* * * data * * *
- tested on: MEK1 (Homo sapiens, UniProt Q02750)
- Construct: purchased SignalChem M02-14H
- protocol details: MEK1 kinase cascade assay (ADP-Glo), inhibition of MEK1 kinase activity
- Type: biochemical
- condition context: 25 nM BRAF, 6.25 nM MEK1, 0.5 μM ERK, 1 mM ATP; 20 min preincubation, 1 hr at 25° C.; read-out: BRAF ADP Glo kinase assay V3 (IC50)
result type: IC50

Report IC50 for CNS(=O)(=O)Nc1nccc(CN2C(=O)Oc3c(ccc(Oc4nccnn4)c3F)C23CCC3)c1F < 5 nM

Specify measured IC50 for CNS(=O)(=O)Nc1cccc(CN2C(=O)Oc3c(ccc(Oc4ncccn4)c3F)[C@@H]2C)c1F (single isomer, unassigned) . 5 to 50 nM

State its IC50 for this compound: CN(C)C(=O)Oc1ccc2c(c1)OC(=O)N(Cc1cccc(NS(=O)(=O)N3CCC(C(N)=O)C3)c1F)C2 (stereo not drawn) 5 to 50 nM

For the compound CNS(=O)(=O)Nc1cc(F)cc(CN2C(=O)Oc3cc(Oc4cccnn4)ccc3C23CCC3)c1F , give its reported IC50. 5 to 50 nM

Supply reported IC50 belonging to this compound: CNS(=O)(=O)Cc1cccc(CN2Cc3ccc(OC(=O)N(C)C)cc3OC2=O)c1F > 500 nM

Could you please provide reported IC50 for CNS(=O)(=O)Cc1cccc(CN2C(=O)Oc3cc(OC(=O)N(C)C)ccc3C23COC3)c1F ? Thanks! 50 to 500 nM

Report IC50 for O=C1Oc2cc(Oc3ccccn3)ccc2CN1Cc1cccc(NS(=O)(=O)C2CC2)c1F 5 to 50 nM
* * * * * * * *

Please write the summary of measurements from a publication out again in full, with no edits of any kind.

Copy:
- tested on: MEK1 (Homo sapiens, UniProt Q02750)
- Construct: purchased SignalChem M02-14H
- protocol details: MEK1 kinase cascade assay (ADP-Glo), inhibition of MEK1 kinase activity
- Type: biochemical
- condition context: 25 nM BRAF, 6.25 nM MEK1, 0.5 μM ERK, 1 mM ATP; 20 min preincubation, 1 hr at 25° C.; read-out: BRAF ADP Glo kinase assay V3 (IC50)
result type: IC50

Report IC50 for CNS(=O)(=O)Nc1nccc(CN2C(=O)Oc3c(ccc(Oc4nccnn4)c3F)C23CCC3)c1F < 5 nM

Specify measured IC50 for CNS(=O)(=O)Nc1cccc(CN2C(=O)Oc3c(ccc(Oc4ncccn4)c3F)[C@@H]2C)c1F (single isomer, unassigned) . 5 to 50 nM

State its IC50 for this compound: CN(C)C(=O)Oc1ccc2c(c1)OC(=O)N(Cc1cccc(NS(=O)(=O)N3CCC(C(N)=O)C3)c1F)C2 (stereo not drawn) 5 to 50 nM

For the compound CNS(=O)(=O)Nc1cc(F)cc(CN2C(=O)Oc3cc(Oc4cccnn4)ccc3C23CCC3)c1F , give its reported IC50. 5 to 50 nM

Supply reported IC50 belonging to this compound: CNS(=O)(=O)Cc1cccc(CN2Cc3ccc(OC(=O)N(C)C)cc3OC2=O)c1F > 500 nM

Could you please provide reported IC50 for CNS(=O)(=O)Cc1cccc(CN2C(=O)Oc3cc(OC(=O)N(C)C)ccc3C23COC3)c1F ? Thanks! 50 to 500 nM

Report IC50 for O=C1Oc2cc(Oc3ccccn3)ccc2CN1Cc1cccc(NS(=O)(=O)C2CC2)c1F 5 to 50 nM